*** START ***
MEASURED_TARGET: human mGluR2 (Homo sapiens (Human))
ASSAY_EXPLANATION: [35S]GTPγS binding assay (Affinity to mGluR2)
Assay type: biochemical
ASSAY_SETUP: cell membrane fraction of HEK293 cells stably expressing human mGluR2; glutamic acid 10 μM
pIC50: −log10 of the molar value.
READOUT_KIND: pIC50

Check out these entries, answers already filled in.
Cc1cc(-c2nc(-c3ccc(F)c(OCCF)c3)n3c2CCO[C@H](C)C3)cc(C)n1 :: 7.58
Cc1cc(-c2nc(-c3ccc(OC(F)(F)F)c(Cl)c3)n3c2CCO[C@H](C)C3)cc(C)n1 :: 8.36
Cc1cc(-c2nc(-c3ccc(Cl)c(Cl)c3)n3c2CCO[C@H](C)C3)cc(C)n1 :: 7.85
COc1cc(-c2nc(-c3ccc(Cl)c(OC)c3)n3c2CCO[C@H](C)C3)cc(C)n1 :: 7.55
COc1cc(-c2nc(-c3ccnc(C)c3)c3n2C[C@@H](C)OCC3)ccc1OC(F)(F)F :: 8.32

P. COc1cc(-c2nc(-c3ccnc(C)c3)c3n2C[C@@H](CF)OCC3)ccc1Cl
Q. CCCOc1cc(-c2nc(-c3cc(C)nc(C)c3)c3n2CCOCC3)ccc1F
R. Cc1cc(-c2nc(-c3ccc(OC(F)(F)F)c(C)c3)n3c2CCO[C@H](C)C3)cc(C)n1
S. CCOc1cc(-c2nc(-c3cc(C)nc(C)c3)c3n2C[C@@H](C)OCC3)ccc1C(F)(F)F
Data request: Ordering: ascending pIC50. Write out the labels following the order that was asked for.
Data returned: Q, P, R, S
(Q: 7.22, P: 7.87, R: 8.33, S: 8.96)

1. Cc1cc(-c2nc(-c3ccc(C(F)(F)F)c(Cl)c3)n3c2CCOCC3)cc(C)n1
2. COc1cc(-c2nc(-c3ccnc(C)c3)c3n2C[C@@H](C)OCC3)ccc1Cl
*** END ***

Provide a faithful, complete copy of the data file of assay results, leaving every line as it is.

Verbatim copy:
MEASURED_TARGET: human mGluR2 (Homo sapiens (Human))
ASSAY_EXPLANATION: [35S]GTPγS binding assay (Affinity to mGluR2)
Assay type: biochemical
ASSAY_SETUP: cell membrane fraction of HEK293 cells stably expressing human mGluR2; glutamic acid 10 μM
pIC50: −log10 of the molar value.
READOUT_KIND: pIC50

Check out these entries, answers already filled in.
Cc1cc(-c2nc(-c3ccc(F)c(OCCF)c3)n3c2CCO[C@H](C)C3)cc(C)n1 :: 7.58
Cc1cc(-c2nc(-c3ccc(OC(F)(F)F)c(Cl)c3)n3c2CCO[C@H](C)C3)cc(C)n1 :: 8.36
Cc1cc(-c2nc(-c3ccc(Cl)c(Cl)c3)n3c2CCO[C@H](C)C3)cc(C)n1 :: 7.85
COc1cc(-c2nc(-c3ccc(Cl)c(OC)c3)n3c2CCO[C@H](C)C3)cc(C)n1 :: 7.55
COc1cc(-c2nc(-c3ccnc(C)c3)c3n2C[C@@H](C)OCC3)ccc1OC(F)(F)F :: 8.32

P. COc1cc(-c2nc(-c3ccnc(C)c3)c3n2C[C@@H](CF)OCC3)ccc1Cl
Q. CCCOc1cc(-c2nc(-c3cc(C)nc(C)c3)c3n2CCOCC3)ccc1F
R. Cc1cc(-c2nc(-c3ccc(OC(F)(F)F)c(C)c3)n3c2CCO[C@H](C)C3)cc(C)n1
S. CCOc1cc(-c2nc(-c3cc(C)nc(C)c3)c3n2C[C@@H](C)OCC3)ccc1C(F)(F)F
Data request: Ordering: ascending pIC50. Write out the labels following the order that was asked for.
Data returned: Q, P, R, S
(Q: 7.22, P: 7.87, R: 8.33, S: 8.96)

1. Cc1cc(-c2nc(-c3ccc(C(F)(F)F)c(Cl)c3)n3c2CCOCC3)cc(C)n1
2. COc1cc(-c2nc(-c3ccnc(C)c3)c3n2C[C@@H](C)OCC3)ccc1Cl